Italian supercar maker Ferrari N.V. (NYSE:RACE) said on Feb. 1 that its adjusted earnings before interest, tax, depreciation, and amortization (adjusted EBITDA) rose 18% in 2017, to 1.04 billion euros, on a modest increase in sales and stronger sales of its most profitable vehicles. 

That result was in line with analysts' expectations. But it's worth noting that Ferrari reached the 1-billion-euro adjusted EBITDA mark two years earlier than it had forecast at the time of its initial public offering in 2015. That success led it to announce ambitious profit and cash flow goals for the next five years. 

For the fourth quarter, Ferrari's adjusted EBITDA was 258 million euros, up 7% from the year-ago period.

A red Ferrari 812 Superfast sports car, viewed from above.

Demand for 12-cylinder Ferraris, particularly the new 812 Superfast, helped boost Ferrari's margins in 2017. Image source: Ferrari N.V.

The key numbers

All financial figures are in euros. As of Feb. 1, 1 euro = about $1.25.

Metric Q4 2017 Change vs. Q4 2016 Full Year 2017 Change vs. 2016
Vehicle shipments 2,017 4% 8,398 5%
Revenue 840 million 1% 3.417 billion 10%
Adjusted EBITDA 258 million 3% 1.036 billion 18%
Adjusted EBIT (earnings before interest and tax) 194 million 7% 775 million 23%
Adjusted EBIT margin 23.1% 1.2 ppts 22.7% 2.3 ppts
Net income 136 million 24% 537 million 34%
Industrial free cash flow 13 million Improved by 84 million 328 million 17%

Data source: Ferrari N.V. "Adjusted" figures exclude special items, specifically costs related to the Takata airbag recall that were incurred by Ferrari in 2016. Ferrari had no special items in 2017. "Industrial free cash flow" is cash flow related to Ferrari's core auto-making business. "Ppts" = percentage points. 

Ferrari's "net industrial debt," or debt in excess of its cash balance and receivables, totaled 473 million euros as of the end of 2017, down from 653 million euros at the end of 2016.

Ferrari's 2017 in a nutshell

Ferrari has several different models, but for financial purposes, they're best thought of in two groups: Those with 8-cylinder engines, and those with 12 cylinders. 12-cylinder Ferraris are higher-priced and more profitable than 8-cylinder models.

The story in 2017 is simple: Sales of 12-cylinder Ferraris jumped 25%, thanks largely to strong demand for the new 812 Superfast coupe and the limited-production LaFerrari Aperta, while sales of 8-cylinder models were roughly flat year over year. Ferrari was also able to increase its prices in 2017 as it released updated versions of other models.

The improvement in mix goes a long way toward explaining how a 4.8% increase in vehicles sold translated to larger gains in revenue, adjusted EBIT, and margin. Ferrari also saw some margin improvement from its expanded "personalization" program, which allows customers to order their vehicles with unique, upgraded trims and options -- for a (not insignificant) price, of course.

A Ferrari Formula 1 race car driven by Sebastian Vettel is shown on track in Melbourne, Australia, in 2017.

Ferrari's Formula 1 racing team had a good year, but not a great one: Driver Sebastian Vettel finished the season in second place. Image source: Ferrari N.V.

How Ferrari performed by region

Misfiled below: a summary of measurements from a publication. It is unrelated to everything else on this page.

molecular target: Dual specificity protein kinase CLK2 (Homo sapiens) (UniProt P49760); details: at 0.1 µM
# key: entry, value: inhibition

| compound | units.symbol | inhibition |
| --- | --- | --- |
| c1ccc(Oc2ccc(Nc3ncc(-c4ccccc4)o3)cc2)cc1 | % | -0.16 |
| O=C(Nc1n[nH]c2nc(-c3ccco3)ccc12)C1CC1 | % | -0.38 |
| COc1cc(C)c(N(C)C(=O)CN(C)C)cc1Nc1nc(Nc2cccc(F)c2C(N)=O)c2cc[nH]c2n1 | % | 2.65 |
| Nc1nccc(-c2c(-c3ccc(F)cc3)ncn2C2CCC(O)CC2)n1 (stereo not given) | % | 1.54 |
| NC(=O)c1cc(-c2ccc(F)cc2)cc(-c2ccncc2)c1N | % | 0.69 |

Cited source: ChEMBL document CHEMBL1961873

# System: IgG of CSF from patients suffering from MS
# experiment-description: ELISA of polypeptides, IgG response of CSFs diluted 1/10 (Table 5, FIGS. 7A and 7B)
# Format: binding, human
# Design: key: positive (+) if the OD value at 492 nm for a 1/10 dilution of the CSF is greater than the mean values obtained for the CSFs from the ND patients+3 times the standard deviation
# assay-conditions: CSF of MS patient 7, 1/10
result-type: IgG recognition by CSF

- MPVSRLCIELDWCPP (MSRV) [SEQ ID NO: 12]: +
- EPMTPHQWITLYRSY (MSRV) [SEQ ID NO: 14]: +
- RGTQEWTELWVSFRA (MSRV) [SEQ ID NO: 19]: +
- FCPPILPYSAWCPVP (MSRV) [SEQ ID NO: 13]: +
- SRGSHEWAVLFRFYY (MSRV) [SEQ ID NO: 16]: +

Americas: Shipments rose 4.6% from 2016. In the U.S., Ferrari's single largest market, shipments rose 2.8% on strong sales of (mostly) 8-cylinder models. The new 812 Superfast wasn't released in this region until the fourth quarter.

Europe, Middle East, and Africa: Shipments rose 3.5% on strong demand from Italy, France, and the U.K. That more than offset a decline in demand from the Middle East, where economic conditions were tough in key markets in 2017.

China, Hong Kong, and Taiwan: Shipments were flat year over year for the region as as a whole, as strong demand from China (shipments up 11%) was offset by a drop in sales in Hong Kong as Ferrari transitioned from an independent distributor to a factory dealership.

Rest of Asia Pacific: Shipments rose 12.3% in the region as a whole, as strong demand in Australia was tempered somewhat by a more modest increase in Japan.

What Ferrari's CEO said about 2017

CEO Sergio Marchionne was characteristically blunt as he summed up Ferrari's year:

Broadly speaking, it's been a good year. I think we made all the numbers that we had targeted. I think you saw from the headline [on Ferrari's earnings press release] that we actually overachieved our own ambitions.

If you go back to the time of the IPO, we were targeting about 1 billion euros in EBITDA a couple of years from now. We got there much earlier. We like the shape of the EBIT and EBITDA margins that we've been able to get for '17. It's an indication of the fact that we keep on improving the quality of the offering. I think it's reflected in the margin generation of the house. Cash is decent.

Looking ahead: Ferrari's 2018 guidance and longer-term goals

Here's Ferrari's guidance for 2018:

Metric 2018 Guidance 2017 Actual
Shipments More than 9,000 8,398
Revenue More than 3.4 billion euros 3.4 billion euros
Adjusted EBITDA Equal to or more than 1.1 billion euros 1.04 billion euros
Net industrial debt Less than 400 million euros 473 million euros
Capital expenditures About 550 million euros 387 million euros

Data source: Ferrari. 

In addition to its 2018 guidance, Ferrari also spelled out three "mid-term" goals: It's targeting adjusted EBITDA of 2 billion euros no later than 2022, industrial free cash flow of 1.2 billion euros no later than 2022, and to reduce net industrial debt to zero by 2021.

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